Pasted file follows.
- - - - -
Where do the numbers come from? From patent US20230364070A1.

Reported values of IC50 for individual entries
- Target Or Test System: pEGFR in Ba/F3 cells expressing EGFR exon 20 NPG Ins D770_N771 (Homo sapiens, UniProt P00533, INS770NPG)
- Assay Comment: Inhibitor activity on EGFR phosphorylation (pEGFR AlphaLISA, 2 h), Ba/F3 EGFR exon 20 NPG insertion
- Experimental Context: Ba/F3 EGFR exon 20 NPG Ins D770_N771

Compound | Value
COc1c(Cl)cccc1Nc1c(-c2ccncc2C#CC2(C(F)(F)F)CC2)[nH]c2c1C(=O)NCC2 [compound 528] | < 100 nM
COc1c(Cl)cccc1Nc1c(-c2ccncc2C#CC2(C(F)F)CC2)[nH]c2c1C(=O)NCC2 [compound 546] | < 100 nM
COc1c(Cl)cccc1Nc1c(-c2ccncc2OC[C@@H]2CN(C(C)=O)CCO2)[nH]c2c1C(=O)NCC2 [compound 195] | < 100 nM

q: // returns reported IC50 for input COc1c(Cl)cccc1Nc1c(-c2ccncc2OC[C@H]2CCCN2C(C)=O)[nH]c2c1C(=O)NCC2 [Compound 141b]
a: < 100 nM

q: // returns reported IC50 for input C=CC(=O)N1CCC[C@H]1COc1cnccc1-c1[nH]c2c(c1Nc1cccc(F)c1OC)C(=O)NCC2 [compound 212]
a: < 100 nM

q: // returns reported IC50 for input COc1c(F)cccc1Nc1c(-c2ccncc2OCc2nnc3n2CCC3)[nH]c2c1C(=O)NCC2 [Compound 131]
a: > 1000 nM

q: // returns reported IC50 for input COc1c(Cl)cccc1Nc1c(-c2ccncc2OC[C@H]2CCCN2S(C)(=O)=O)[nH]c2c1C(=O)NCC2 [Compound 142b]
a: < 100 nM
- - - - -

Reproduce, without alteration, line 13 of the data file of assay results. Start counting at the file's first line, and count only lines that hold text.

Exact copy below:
a: < 100 nM